Treasury Talent

Above and beyond

Published: May 2018
Comfort Zone Concept

Treasurers are increasingly getting involved in areas which fall outside the traditional parameters of treasury. What does this mean in practice – and how can this benefit both treasury professionals and their organisations? Five treasury professionals share their experiences of stepping outside the comfort zone.

It’s no secret that treasury has undergone considerable changes in recent years. The days of treasurers operating from their ivory towers are long gone. Since the financial crisis, the treasurer’s role has gained greater visibility across the organisation. At the same time, treasurers are increasingly exposed to new challenges and opportunities on a daily basis in today’s dynamic environment, from harnessing new technologies and techniques to managing risks against a volatile political background.

Not only that – treasurers also increasingly have a role to play in supporting their organisations beyond the traditional remit of treasury. While this means different things in different organisations, many treasurers are having to step outside their comfort zones and become experts in new areas. In some cases, this might mean taking a more proactive role in modelling and analysing potential risk scenarios, or actively shaping business strategy. In others, it might mean taking on the role of change manager and overseeing treasury’s part in a wide-reaching finance transformation project.

It is likely that more treasurers will have to broaden their horizons in the future. PwC’s Global Treasury Benchmark Survey 2017 notes that “CFOs are urging treasurers to be involved in finance processes beyond the traditional scope for treasury such as in working capital management and in actively managing new exposures as these are created by core businesses.” Going forward, the report adds, treasurers should “not only master traditional treasury topics, but also business consultancy, project management, (cyber) security and Fintech developments”. The report also underlines the need for treasury professionals to understand “how to engage and orchestrate people across locations and business functions outside their chain of command”.

Of course, expanding the boundaries of treasury brings certain challenges. For one thing, treasurers need to be more flexible and develop new skills in order to take on new responsibilities and manage a wider range of risks. They may need to become more effective communicators, and work more closely with colleagues across the organisation. At the same time, they still have to find the time to manage their day-to-day responsibilities. In this article, five treasurers describe their experiences of moving beyond the usual parameters of the treasurer’s role.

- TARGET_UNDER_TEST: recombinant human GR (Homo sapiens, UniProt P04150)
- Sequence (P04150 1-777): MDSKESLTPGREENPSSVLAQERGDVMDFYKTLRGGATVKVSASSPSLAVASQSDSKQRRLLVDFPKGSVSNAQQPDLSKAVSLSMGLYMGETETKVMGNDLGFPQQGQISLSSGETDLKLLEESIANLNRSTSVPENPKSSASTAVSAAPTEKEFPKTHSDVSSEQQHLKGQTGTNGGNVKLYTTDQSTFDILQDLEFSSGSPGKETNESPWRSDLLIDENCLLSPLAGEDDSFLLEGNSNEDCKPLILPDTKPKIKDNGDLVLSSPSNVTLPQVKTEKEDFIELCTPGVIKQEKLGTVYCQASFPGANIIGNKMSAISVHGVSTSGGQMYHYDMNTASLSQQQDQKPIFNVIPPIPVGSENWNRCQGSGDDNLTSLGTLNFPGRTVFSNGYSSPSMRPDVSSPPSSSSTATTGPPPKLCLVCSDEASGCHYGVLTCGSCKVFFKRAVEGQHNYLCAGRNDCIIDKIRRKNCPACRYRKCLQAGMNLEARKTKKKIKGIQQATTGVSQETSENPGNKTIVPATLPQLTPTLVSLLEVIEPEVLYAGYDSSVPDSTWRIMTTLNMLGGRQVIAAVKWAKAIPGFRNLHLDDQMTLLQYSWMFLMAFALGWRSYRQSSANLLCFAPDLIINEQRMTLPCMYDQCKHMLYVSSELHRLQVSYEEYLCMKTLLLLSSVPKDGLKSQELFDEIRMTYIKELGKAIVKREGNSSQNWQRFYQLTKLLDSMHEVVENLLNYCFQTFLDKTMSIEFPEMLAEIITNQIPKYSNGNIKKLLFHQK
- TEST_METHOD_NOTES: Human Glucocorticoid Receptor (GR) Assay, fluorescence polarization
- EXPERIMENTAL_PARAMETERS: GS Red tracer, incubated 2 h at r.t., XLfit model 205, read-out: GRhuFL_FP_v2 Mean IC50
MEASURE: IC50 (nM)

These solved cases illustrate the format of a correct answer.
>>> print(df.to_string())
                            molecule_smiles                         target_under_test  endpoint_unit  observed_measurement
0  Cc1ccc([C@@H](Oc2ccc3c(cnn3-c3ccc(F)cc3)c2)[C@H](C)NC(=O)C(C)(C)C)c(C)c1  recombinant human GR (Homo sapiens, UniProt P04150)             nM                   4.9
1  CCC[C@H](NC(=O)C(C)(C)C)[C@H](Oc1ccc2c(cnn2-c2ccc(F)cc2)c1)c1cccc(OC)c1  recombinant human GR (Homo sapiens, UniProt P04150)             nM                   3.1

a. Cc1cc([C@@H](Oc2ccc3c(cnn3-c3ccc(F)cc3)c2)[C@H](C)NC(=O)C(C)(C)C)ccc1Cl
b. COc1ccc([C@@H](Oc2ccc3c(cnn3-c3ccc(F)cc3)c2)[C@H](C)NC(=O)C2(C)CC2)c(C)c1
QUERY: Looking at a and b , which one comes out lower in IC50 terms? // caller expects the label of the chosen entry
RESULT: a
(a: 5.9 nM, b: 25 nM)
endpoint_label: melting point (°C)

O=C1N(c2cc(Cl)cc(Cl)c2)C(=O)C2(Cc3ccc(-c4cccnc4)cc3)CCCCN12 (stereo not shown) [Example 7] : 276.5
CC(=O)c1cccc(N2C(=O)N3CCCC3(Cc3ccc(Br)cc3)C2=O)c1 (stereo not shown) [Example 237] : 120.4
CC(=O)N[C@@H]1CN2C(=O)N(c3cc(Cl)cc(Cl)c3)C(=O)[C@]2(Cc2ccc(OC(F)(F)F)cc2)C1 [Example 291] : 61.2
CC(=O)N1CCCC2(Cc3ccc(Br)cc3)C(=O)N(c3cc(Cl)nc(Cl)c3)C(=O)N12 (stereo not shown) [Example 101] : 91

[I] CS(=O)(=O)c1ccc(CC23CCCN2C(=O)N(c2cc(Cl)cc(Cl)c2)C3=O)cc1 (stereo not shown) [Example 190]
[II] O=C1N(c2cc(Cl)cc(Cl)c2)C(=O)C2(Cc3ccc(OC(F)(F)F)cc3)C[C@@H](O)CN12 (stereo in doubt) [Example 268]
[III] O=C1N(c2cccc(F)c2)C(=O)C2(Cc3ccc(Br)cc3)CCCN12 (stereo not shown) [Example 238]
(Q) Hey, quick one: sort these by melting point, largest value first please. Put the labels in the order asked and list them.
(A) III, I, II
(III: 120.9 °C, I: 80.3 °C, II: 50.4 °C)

Becoming a strategic business partner

The ACT’s 2017 survey, The Business of Treasury, found that the vast majority of treasurers around the world see the treasury function as a strategic business partner for their organisations: 54% strongly agree that this is the case, while 35% slightly agree.

The survey also highlighted the extent to which treasurers’ roles have become more strategically focused in recent years. According to the report, treasurers spend 40% of their time on strategic issues, up from 24% in 2013.

The value of the treasurer’s input was also indicated by the survey’s respondents, who noted that treasury recommendations are accepted by the board 84% of the time – a 33% increase in the last five years.

Where most time is spent operationally day to day

Source: ACT’s The Business of Treasury 2017

1. ‘Creating your own crisis’

Guillermo Gualino, Vice President & Treasurer at Agilent Technologies, argues that risk management is an area where treasurers can add particular value by communicating threats more proactively with the rest of the organisation. From the financial crisis to negative interest rates, he says that treasurers are the people who are best placed to anticipate and prepare for the impact of major risk events. He notes that in order to protect the company, it is necessary to impart a sense of urgency when communicating with others within the organisation.

“In a way, you have to create your own crisis before a real crisis happens,” he explains, emphasising that the goal of the exercise is not to create problems or cause alarm, but to bring attention to the potential loss that a risk event could lead to. By doing so, treasurers may be better placed to gain support for preventative actions that the company should be taking.

As such, Gualino says that treasurers need to run through a variety of different scenarios and undertake modelling and analysis. By doing so, treasurers can understand the potential impact of a specific event on the company, from the possible FX impact to business loss. This impact should then be communicated with other groups and with senior management in order to explain both the potential impact and the actions that should be taken in mitigation, from changing pricing to introducing a new hedging programme.

He cites the example of emerging market risk as an area where this approach may be needed: “There’s a cycle that tends to happen in certain markets, where capital inflows bring the prospect of growth, which leads to more excitement and capital inflows,” he observes. “Then a few years later, there may be concern that the economy is overheating, followed by currency devaluation. Everyone understands this risk – but when things are going great, it’s hard to imagine that things will move in the opposite direction soon.”